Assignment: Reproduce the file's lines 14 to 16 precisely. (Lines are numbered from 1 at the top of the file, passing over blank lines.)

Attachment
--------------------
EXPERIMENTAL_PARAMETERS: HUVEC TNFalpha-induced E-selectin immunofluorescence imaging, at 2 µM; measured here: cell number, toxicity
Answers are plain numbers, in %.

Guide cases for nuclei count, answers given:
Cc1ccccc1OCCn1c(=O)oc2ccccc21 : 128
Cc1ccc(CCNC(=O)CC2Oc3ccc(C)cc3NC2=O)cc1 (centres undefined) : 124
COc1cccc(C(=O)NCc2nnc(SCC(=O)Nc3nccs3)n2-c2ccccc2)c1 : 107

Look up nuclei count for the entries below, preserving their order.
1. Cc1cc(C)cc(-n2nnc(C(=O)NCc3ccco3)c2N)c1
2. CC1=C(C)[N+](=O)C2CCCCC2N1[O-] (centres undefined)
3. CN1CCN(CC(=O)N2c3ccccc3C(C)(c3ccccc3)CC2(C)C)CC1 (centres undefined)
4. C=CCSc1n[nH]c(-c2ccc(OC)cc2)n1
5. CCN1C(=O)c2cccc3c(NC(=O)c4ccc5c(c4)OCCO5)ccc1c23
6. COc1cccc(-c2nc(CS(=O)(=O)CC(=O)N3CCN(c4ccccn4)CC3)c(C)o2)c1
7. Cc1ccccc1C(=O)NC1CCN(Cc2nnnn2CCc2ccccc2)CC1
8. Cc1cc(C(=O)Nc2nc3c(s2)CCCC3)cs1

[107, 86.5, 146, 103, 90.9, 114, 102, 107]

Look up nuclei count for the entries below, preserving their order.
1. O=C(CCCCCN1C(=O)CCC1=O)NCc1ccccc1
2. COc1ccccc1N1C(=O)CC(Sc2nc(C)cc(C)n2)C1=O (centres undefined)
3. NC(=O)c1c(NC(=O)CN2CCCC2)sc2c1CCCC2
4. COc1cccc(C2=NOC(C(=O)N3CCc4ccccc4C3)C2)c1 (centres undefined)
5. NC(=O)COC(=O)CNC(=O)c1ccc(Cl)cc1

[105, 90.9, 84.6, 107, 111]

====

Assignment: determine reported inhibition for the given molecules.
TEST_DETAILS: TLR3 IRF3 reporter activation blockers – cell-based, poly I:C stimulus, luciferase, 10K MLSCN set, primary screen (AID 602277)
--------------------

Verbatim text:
7. Cc1ccccc1C(=O)NC1CCN(Cc2nnnn2CCc2ccccc2)CC1
8. Cc1cc(C(=O)Nc2nc3c(s2)CCCC3)cs1

[107, 86.5, 146, 103, 90.9, 114, 102, 107]